In an article entitled “Did climate change cause California drought?” Adam Sobel argues that “California developed the infrastructure and system of legal rights it uses to distribute water at a time when the population was much smaller than it is today — and when the climate was in an unusually wet phase, historically speaking. This led to a system that all but encourages heavy water use in dry parts of the state, with little consistency in allocation or pricing and little disincentive to waste. This has never made a lot of sense, but the new measures are the strongest acknowledgment yet that it just isn’t tenable today in a serious drought.” (1). In order for us to understand whether or not California’s current problem with droughts has its origins in the global problem that is entitled climate change we need to clarify certain aspects and to answer questions that are vital in comprehending the topic. Climate change refers “to a change in the statistical distribution of weather patterns when that change lasts for an extended period of time such as a decade or millions of years” (2), in other words climate change is in fact the unfamiliar changes that occur in a region of the earth that has been dealing with a certain type of weather activity. The climate change might also refer to a differential in average weather conditions, or the time variation of weather around longer-term average conditions. It is essential that we know that the climate change could take place by the fact that it is caused by “factors such as biotic processes, variations in solar radiation received by Earth, plate tectonics, and volcanic eruptions.” (3)
Adam Sobel states that “What California does now has global significance: Lack of clean fresh water is a serious problem in much of the world. On the Indian subcontinent, where supply can’t meet the demands of rapid development, groundwater is being depleted much as it is in California, and is an equally unsustainable practice in both places.” Thus, as he said, not only California struggles with the drought problem but Indians as well, not being able to meet up with the demands that they have as their society tends to grow and develop. The problem with the climate change is very seriously acknowledged by every population, according to Sobel, while being in Australia, a country that has been struggling with drought problems he saw some polls that exemplified the fact that a proactive climate Government has won the sympathy of voters in the detriment of the climate-denialist Government. People tend to be aware of their health and that would be the best explanation for their choices.
Sobel states that “being able to blame climate change for a specific extreme weather event shouldn’t be the only thing to spur action on reducing greenhouse gases.” (4) And I think that it should be us who try to reduce the devastating effects that climate change has on societies whatsoever and that we can do it if we try to realize the fact that every egoistic decision that we make could be affecting us and the others and even maybe our children and their children.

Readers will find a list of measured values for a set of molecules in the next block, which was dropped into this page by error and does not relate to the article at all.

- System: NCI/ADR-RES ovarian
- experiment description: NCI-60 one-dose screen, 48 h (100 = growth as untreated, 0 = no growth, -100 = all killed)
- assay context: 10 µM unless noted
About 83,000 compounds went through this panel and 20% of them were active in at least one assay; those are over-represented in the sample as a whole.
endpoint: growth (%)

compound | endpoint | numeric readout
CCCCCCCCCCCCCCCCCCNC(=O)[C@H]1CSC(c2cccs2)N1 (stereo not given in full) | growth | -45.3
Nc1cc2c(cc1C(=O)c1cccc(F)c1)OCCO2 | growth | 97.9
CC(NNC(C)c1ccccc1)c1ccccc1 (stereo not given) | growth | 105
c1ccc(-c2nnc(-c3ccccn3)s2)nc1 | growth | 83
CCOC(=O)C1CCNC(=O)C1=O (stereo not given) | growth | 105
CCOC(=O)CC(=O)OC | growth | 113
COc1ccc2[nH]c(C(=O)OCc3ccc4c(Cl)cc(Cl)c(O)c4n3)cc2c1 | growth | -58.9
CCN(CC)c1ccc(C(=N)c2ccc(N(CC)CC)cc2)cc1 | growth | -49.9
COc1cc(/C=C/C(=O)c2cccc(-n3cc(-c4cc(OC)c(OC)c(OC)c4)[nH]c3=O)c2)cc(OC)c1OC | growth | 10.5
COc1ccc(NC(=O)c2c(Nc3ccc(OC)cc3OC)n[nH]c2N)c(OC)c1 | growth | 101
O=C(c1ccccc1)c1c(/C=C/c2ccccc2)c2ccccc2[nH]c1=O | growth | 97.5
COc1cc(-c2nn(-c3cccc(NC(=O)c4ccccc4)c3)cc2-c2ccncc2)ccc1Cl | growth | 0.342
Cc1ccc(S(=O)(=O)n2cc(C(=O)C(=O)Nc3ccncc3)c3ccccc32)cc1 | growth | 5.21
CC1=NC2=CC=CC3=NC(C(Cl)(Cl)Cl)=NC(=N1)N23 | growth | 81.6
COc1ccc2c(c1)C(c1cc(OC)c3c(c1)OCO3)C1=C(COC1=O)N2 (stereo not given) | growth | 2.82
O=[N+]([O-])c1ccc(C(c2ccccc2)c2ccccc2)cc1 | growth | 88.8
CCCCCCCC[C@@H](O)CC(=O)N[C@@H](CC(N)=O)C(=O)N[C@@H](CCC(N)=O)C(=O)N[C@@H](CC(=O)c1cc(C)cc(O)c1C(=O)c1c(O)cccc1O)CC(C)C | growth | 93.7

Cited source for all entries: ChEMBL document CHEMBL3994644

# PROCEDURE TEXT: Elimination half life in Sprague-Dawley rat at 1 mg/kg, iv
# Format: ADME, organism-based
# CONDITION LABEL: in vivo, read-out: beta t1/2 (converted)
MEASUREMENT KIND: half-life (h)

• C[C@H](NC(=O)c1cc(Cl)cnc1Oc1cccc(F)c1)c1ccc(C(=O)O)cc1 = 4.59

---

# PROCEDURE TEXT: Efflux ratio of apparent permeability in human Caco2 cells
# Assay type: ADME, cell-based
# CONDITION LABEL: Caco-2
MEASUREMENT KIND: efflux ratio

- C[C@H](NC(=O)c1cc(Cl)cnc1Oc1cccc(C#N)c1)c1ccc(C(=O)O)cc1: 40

As a remark, Adam states that “The scientific case that human emissions of greenhouse gases are changing the climate, and that these changes pose serious risks to humans and other species, doesn’t rest on single-event attribution, but rather on the statistics of large sets of weather events. That big picture is what should motivate us.” (5) And by this, he tries to implement the idea of seeing what’s beyond our first impression and that we might need to understand that all the weather changes are somewhat connected throughout each other.
In order to understand the climate change we should take into consideration the fact that there could be no connection at all between climate change and the disasters that we are witnessing even in our own country, as in every summer for the last three or four years we had witnessed floods and an anomaly of seism’s that have had their origins in the Vrancea’s area, and sure, it could be said and demonstrated by scientists that the region is well known for seism’s and that it is something that normally occurs in the region, but there were a lot of them and in a short period of time, almost consequently. We might think that climate change does not affect at all those kind of disasters but we need to ask ourselves if this kind of activities have happened before and if they did if they could match the ones that we witness nowadays. “California could have had this drought, and worse, without global warming. Similarly, sea level rise is increasing the risk of coastal floods, but cities such as New Orleans, New York and many others were (and are) too vulnerable already.” (6).
In conclusion we need to ask ourselves what we are willing to do for our next generation’s well-being, what type of Planet do we want them to live in and if we can change something today, are we willing to do that in order to provide them with a better world or are we going to keep wasting the Planet’s resources and not pay attention to the warnings that the nature is constantly giving us?
- Climate Change. Wikipedia. Page was last modified on 6 April 2015, at 08:23, Accessed on April 8 2015
- Did climate change cause California drought?. Accessed on April 8 2015